In the recent decision entitled Doe v. Hopkinton Public Schools, the U.S. Court of Appeals for the First Circuit rejected students’ contention that posting abusive and embarrassing video of another student online was protected speech. The student members of the high school hockey team sued the Hopkinton (Mass.) school district, the superintendent of schools, and the high school principal, and argued they were wrongfully disciplined by the high school. Some students photographed and video-recorded a fellow member of the team and his family on many occasions, without his permission, and then shared images and demeaning comments to a small group on the Snapchat social media application.

The offensive Snapchats included expletive-laced comments and reactions regarding the teammate’s appearance, voice, anatomy and family members. A complaint was made to the school pursuant to the Massachusetts Bullying Prevention and Intervention statute, Mass. Gen. Laws. Ch 71, §§ 37H and 37O. An investigation determined that the victim had suffered numerous acts of bullying as defined both by law and the district’s Anti-Bullying Policy. Moreover, the victim experienced being excluded, embarrassed, and feeling bullied by the unauthorized sharing of his and his family’s images on social media. The investigation further determined that the hockey team members were aware of, encouraged, joined, and participated in the bullying. These activities occurred in the locker room, at school, and on bus rides to away hockey games and later shared via the internet. The involved students, including those who did not confront the victim in person but simply joined in offensive online commenting, were suspended from school.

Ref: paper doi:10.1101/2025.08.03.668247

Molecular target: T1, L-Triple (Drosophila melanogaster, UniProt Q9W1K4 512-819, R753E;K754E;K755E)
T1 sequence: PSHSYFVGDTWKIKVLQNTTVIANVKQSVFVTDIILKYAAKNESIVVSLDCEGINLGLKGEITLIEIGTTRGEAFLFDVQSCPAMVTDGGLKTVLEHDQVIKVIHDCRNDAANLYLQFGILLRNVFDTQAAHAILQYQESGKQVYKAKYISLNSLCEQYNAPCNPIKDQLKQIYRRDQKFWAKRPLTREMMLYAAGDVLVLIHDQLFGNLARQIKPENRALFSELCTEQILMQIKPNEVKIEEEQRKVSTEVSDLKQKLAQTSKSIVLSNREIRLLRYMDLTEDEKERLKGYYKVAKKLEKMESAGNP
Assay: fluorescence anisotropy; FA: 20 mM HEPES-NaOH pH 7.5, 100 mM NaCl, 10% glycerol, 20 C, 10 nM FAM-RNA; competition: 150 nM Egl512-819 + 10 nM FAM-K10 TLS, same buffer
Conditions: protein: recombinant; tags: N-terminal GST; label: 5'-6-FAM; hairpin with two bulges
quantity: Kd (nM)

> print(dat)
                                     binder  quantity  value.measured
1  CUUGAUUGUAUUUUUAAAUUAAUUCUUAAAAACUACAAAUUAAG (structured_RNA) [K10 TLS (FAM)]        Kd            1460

Several of the disciplined students filed a lawsuit in U.S. District Court in Boston alleging that the school district had violated their rights to freedom of speech and freedom of association (including the right to associate in the Snapchat group and share offensive material) under state and federal law. U.S. District Court Judge William G. Young rejected the claims and dismissed the students’ case against the Hopkinton defendants.

On appeal to the First Circuit Court of Appeals, the students contended that sending and discussing “private messages” among friends over the Snapchat platform was a constitutionally-protected activity and that the school district unlawfully interfered with their rights. The First Circuit rejected that bullying behaviors were protected by the First Amendment to the U.S. Constitution. The Court accepted the conclusions by the school district that the offensive speech and Snapchat participation violated school policy and state law and were causally connected to other hockey players’ active bullying of the victim. The court noted that “Children often bully as a group. The children who stand on a sidewalk and cheer as one of their friends shakes down a smaller student for his lunch money may not be as culpable, but they are not entirely blameless.” The decision held that it was reasonable for the school to conclude that the messages and the students’ participation in the Snapchat group “fostered an environment that emboldened the bullies and encouraged others in the invasion of the [victim’s] rights. The evidence showed that they were well aware of the effects of that conduct” on their teammate. The Court determined that the speech and conduct at issue in a school environment “are not protected by the First Amendment.”

The Doe v. Hopkinton Public School  case emphatically rejects the “rights” of students to participate in school bullying. It provides further guidance and protection to schools and districts as they carry out legal obligations to investigate and discipline students for bullying behaviors.